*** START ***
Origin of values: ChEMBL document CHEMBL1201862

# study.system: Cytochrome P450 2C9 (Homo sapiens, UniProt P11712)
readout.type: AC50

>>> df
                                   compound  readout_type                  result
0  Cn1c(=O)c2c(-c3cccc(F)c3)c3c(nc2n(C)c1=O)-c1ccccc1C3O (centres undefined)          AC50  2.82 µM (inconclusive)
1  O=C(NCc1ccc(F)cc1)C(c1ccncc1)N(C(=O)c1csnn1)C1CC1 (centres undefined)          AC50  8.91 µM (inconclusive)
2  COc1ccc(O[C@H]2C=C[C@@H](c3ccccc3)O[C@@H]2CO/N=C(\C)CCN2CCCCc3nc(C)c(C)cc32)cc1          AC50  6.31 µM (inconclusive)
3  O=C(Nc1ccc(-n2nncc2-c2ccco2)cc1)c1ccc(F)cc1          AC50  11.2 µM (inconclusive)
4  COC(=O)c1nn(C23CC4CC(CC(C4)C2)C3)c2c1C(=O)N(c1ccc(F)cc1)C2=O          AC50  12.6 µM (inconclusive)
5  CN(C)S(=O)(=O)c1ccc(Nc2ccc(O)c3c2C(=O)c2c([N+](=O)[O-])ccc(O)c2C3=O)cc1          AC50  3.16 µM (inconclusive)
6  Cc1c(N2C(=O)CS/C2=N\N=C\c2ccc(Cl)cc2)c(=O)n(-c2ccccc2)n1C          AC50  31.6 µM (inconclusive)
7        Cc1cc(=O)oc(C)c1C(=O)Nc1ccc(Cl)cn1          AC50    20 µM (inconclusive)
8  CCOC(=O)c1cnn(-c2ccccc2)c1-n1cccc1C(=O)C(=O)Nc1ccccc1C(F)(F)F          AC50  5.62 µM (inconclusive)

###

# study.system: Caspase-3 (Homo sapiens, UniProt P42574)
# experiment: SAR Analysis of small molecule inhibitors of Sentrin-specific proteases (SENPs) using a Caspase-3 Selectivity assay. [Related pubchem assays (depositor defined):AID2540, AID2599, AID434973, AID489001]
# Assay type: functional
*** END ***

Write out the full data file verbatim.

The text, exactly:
Origin of values: ChEMBL document CHEMBL1201862

# study.system: Cytochrome P450 2C9 (Homo sapiens, UniProt P11712)
readout.type: AC50

>>> df
                                   compound  readout_type                  result
0  Cn1c(=O)c2c(-c3cccc(F)c3)c3c(nc2n(C)c1=O)-c1ccccc1C3O (centres undefined)          AC50  2.82 µM (inconclusive)
1  O=C(NCc1ccc(F)cc1)C(c1ccncc1)N(C(=O)c1csnn1)C1CC1 (centres undefined)          AC50  8.91 µM (inconclusive)
2  COc1ccc(O[C@H]2C=C[C@@H](c3ccccc3)O[C@@H]2CO/N=C(\C)CCN2CCCCc3nc(C)c(C)cc32)cc1          AC50  6.31 µM (inconclusive)
3  O=C(Nc1ccc(-n2nncc2-c2ccco2)cc1)c1ccc(F)cc1          AC50  11.2 µM (inconclusive)
4  COC(=O)c1nn(C23CC4CC(CC(C4)C2)C3)c2c1C(=O)N(c1ccc(F)cc1)C2=O          AC50  12.6 µM (inconclusive)
5  CN(C)S(=O)(=O)c1ccc(Nc2ccc(O)c3c2C(=O)c2c([N+](=O)[O-])ccc(O)c2C3=O)cc1          AC50  3.16 µM (inconclusive)
6  Cc1c(N2C(=O)CS/C2=N\N=C\c2ccc(Cl)cc2)c(=O)n(-c2ccccc2)n1C          AC50  31.6 µM (inconclusive)
7        Cc1cc(=O)oc(C)c1C(=O)Nc1ccc(Cl)cn1          AC50    20 µM (inconclusive)
8  CCOC(=O)c1cnn(-c2ccccc2)c1-n1cccc1C(=O)C(=O)Nc1ccccc1C(F)(F)F          AC50  5.62 µM (inconclusive)

###

# study.system: Caspase-3 (Homo sapiens, UniProt P42574)
# experiment: SAR Analysis of small molecule inhibitors of Sentrin-specific proteases (SENPs) using a Caspase-3 Selectivity assay. [Related pubchem assays (depositor defined):AID2540, AID2599, AID434973, AID489001]
# Assay type: functional